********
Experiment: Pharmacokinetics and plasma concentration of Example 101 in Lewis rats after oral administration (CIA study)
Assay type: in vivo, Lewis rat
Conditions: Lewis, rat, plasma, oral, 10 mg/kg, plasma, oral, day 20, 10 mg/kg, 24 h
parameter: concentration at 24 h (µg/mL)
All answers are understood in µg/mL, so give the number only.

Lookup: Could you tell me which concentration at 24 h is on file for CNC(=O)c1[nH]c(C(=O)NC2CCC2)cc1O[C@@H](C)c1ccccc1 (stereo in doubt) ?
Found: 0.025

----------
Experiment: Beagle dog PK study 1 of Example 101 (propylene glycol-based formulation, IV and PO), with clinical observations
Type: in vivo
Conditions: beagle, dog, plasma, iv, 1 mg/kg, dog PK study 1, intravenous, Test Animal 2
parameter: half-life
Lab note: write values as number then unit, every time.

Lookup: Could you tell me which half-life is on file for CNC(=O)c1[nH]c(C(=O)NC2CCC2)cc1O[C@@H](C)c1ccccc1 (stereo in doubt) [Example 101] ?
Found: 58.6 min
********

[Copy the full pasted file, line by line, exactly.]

Experiment: Pharmacokinetics and plasma concentration of Example 101 in Lewis rats after oral administration (CIA study)
Assay type: in vivo, Lewis rat
Conditions: Lewis, rat, plasma, oral, 10 mg/kg, plasma, oral, day 20, 10 mg/kg, 24 h
parameter: concentration at 24 h (µg/mL)
All answers are understood in µg/mL, so give the number only.

Lookup: Could you tell me which concentration at 24 h is on file for CNC(=O)c1[nH]c(C(=O)NC2CCC2)cc1O[C@@H](C)c1ccccc1 (stereo in doubt) ?
Found: 0.025

----------
Experiment: Beagle dog PK study 1 of Example 101 (propylene glycol-based formulation, IV and PO), with clinical observations
Type: in vivo
Conditions: beagle, dog, plasma, iv, 1 mg/kg, dog PK study 1, intravenous, Test Animal 2
parameter: half-life
Lab note: write values as number then unit, every time.

Lookup: Could you tell me which half-life is on file for CNC(=O)c1[nH]c(C(=O)NC2CCC2)cc1O[C@@H](C)c1ccccc1 (stereo in doubt) [Example 101] ?
Found: 58.6 min